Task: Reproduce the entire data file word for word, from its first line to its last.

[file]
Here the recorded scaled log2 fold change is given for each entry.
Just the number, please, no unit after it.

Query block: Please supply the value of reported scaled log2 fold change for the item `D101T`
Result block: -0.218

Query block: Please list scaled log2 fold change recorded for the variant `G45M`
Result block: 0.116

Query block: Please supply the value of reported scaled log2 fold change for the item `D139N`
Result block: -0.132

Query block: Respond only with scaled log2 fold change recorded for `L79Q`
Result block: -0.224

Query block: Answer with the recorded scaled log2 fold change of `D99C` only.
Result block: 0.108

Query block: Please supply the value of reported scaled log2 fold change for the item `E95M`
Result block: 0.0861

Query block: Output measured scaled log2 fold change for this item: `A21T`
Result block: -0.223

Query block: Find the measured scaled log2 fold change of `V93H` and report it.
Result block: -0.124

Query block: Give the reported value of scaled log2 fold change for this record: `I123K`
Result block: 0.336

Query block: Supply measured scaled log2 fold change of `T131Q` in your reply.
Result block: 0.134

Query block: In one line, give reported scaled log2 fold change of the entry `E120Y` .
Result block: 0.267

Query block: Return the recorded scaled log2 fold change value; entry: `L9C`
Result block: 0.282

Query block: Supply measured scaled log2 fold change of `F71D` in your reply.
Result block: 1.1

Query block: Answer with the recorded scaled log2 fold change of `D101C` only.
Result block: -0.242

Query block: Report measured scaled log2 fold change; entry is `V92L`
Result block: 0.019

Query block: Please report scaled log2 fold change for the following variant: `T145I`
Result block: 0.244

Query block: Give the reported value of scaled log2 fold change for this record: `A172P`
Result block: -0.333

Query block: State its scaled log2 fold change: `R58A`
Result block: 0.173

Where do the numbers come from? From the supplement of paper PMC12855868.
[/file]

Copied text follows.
Here the recorded scaled log2 fold change is given for each entry.
Just the number, please, no unit after it.

Query block: Please supply the value of reported scaled log2 fold change for the item `D101T`
Result block: -0.218

Query block: Please list scaled log2 fold change recorded for the variant `G45M`
Result block: 0.116

Query block: Please supply the value of reported scaled log2 fold change for the item `D139N`
Result block: -0.132

Query block: Respond only with scaled log2 fold change recorded for `L79Q`
Result block: -0.224

Query block: Answer with the recorded scaled log2 fold change of `D99C` only.
Result block: 0.108

Query block: Please supply the value of reported scaled log2 fold change for the item `E95M`
Result block: 0.0861

Query block: Output measured scaled log2 fold change for this item: `A21T`
Result block: -0.223

Query block: Find the measured scaled log2 fold change of `V93H` and report it.
Result block: -0.124

Query block: Give the reported value of scaled log2 fold change for this record: `I123K`
Result block: 0.336

Query block: Supply measured scaled log2 fold change of `T131Q` in your reply.
Result block: 0.134

Query block: In one line, give reported scaled log2 fold change of the entry `E120Y` .
Result block: 0.267

Query block: Return the recorded scaled log2 fold change value; entry: `L9C`
Result block: 0.282

Query block: Supply measured scaled log2 fold change of `F71D` in your reply.
Result block: 1.1

Query block: Answer with the recorded scaled log2 fold change of `D101C` only.
Result block: -0.242

Query block: Report measured scaled log2 fold change; entry is `V92L`
Result block: 0.019

Query block: Please report scaled log2 fold change for the following variant: `T145I`
Result block: 0.244

Query block: Give the reported value of scaled log2 fold change for this record: `A172P`
Result block: -0.333

Query block: State its scaled log2 fold change: `R58A`
Result block: 0.173

Where do the numbers come from? From the supplement of paper PMC12855868.